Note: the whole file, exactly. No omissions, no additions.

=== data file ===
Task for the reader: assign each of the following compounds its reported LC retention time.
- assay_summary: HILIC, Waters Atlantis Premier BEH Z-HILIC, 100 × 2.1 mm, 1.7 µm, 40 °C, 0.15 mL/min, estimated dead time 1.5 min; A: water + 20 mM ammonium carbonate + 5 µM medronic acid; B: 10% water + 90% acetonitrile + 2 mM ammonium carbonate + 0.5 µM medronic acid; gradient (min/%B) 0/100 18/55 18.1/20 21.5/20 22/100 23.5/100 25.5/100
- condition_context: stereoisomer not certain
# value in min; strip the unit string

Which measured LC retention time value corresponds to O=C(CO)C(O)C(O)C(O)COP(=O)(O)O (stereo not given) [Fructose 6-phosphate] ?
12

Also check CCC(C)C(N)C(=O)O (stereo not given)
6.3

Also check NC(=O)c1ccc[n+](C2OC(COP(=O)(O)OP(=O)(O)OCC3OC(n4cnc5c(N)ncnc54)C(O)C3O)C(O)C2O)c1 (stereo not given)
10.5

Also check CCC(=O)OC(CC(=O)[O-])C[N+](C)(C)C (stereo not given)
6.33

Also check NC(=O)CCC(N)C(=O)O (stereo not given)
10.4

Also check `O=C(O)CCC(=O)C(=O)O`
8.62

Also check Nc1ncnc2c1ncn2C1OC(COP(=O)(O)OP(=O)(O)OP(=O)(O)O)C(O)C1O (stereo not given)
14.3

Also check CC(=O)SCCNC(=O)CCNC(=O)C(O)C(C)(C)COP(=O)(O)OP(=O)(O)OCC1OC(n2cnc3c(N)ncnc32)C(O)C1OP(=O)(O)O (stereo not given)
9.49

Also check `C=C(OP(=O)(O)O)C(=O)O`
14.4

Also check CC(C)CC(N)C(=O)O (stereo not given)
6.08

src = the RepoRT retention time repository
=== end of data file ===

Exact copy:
Task for the reader: assign each of the following compounds its reported LC retention time.
- assay_summary: HILIC, Waters Atlantis Premier BEH Z-HILIC, 100 × 2.1 mm, 1.7 µm, 40 °C, 0.15 mL/min, estimated dead time 1.5 min; A: water + 20 mM ammonium carbonate + 5 µM medronic acid; B: 10% water + 90% acetonitrile + 2 mM ammonium carbonate + 0.5 µM medronic acid; gradient (min/%B) 0/100 18/55 18.1/20 21.5/20 22/100 23.5/100 25.5/100
- condition_context: stereoisomer not certain
# value in min; strip the unit string

Which measured LC retention time value corresponds to O=C(CO)C(O)C(O)C(O)COP(=O)(O)O (stereo not given) [Fructose 6-phosphate] ?
12

Also check CCC(C)C(N)C(=O)O (stereo not given)
6.3

Also check NC(=O)c1ccc[n+](C2OC(COP(=O)(O)OP(=O)(O)OCC3OC(n4cnc5c(N)ncnc54)C(O)C3O)C(O)C2O)c1 (stereo not given)
10.5

Also check CCC(=O)OC(CC(=O)[O-])C[N+](C)(C)C (stereo not given)
6.33

Also check NC(=O)CCC(N)C(=O)O (stereo not given)
10.4

Also check `O=C(O)CCC(=O)C(=O)O`
8.62

Also check Nc1ncnc2c1ncn2C1OC(COP(=O)(O)OP(=O)(O)OP(=O)(O)O)C(O)C1O (stereo not given)
14.3

Also check CC(=O)SCCNC(=O)CCNC(=O)C(O)C(C)(C)COP(=O)(O)OP(=O)(O)OCC1OC(n2cnc3c(N)ncnc32)C(O)C1OP(=O)(O)O (stereo not given)
9.49

Also check `C=C(OP(=O)(O)O)C(=O)O`
14.4

Also check CC(C)CC(N)C(=O)O (stereo not given)
6.08

src = the RepoRT retention time repository